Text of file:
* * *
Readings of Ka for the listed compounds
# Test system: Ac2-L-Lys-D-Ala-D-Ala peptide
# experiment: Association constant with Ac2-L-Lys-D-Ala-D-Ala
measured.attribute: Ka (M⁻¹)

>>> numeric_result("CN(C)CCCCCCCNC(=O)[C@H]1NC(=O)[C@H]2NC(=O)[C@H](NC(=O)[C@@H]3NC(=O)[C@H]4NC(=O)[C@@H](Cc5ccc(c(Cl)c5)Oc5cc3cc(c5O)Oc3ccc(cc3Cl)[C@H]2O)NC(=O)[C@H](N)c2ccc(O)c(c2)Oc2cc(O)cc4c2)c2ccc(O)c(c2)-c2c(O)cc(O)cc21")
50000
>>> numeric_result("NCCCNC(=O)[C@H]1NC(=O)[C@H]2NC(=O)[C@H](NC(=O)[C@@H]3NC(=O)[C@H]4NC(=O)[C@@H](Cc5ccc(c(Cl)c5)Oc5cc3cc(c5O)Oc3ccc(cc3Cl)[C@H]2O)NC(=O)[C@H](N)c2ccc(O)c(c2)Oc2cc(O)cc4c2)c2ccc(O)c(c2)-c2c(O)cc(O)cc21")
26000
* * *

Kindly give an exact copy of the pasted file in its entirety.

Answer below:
Readings of Ka for the listed compounds
# Test system: Ac2-L-Lys-D-Ala-D-Ala peptide
# experiment: Association constant with Ac2-L-Lys-D-Ala-D-Ala
measured.attribute: Ka (M⁻¹)

>>> numeric_result("CN(C)CCCCCCCNC(=O)[C@H]1NC(=O)[C@H]2NC(=O)[C@H](NC(=O)[C@@H]3NC(=O)[C@H]4NC(=O)[C@@H](Cc5ccc(c(Cl)c5)Oc5cc3cc(c5O)Oc3ccc(cc3Cl)[C@H]2O)NC(=O)[C@H](N)c2ccc(O)c(c2)Oc2cc(O)cc4c2)c2ccc(O)c(c2)-c2c(O)cc(O)cc21")
50000
>>> numeric_result("NCCCNC(=O)[C@H]1NC(=O)[C@H]2NC(=O)[C@H](NC(=O)[C@@H]3NC(=O)[C@H]4NC(=O)[C@@H](Cc5ccc(c(Cl)c5)Oc5cc3cc(c5O)Oc3ccc(cc3Cl)[C@H]2O)NC(=O)[C@H](N)c2ccc(O)c(c2)Oc2cc(O)cc4c2)c2ccc(O)c(c2)-c2c(O)cc(O)cc21")
26000